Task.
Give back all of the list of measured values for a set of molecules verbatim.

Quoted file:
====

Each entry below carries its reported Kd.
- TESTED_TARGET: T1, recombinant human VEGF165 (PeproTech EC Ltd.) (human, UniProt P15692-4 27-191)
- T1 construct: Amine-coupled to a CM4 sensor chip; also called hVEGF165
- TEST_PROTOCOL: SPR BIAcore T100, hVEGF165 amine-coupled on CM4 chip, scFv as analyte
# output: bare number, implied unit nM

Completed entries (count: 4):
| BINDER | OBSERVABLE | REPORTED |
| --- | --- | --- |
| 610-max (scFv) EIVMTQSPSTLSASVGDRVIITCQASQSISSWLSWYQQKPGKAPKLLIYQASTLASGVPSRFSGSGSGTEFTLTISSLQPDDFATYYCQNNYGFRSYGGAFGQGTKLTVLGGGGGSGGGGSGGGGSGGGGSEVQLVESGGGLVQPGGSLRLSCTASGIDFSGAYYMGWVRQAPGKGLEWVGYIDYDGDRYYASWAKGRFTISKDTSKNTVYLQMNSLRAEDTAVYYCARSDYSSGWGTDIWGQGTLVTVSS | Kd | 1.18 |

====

Each entry below carries its reported Kd.
- TESTED_TARGET: T1, recombinant human VEGF165 (PeproTech EC Ltd.) (human, UniProt P15692-4 27-191)
- T1 construct: Amine-coupled to a CM4 sensor chip; also called hVEGF165
- TEST_PROTOCOL: SPR BIAcore T100, hVEGF165 amine-coupled on CM4 chip, scFv as analyte
# output: bare number, implied unit nM

Completed entries (count: 4):
| BINDER | OBSERVABLE | REPORTED |
| --- | --- | --- |
| 610-max (scFv) EIVMTQSPSTLSASVGDRVIITCQASQSISSWLSWYQQKPGKAPKLLIYQASTLASGVPSRFSGSGSGTEFTLTISSLQPDDFATYYCQNNYGFRSYGGAFGQGTKLTVLGGGGGSGGGGSGGGGSGGGGSEVQLVESGGGLVQPGGSLRLSCTASGIDFSGAYYMGWVRQAPGKGLEWVGYIDYDGDRYYASWAKGRFTISKDTSKNTVYLQMNSLRAEDTAVYYCARSDYSSGWGTDIWGQGTLVTVSS | Kd | 1.18 |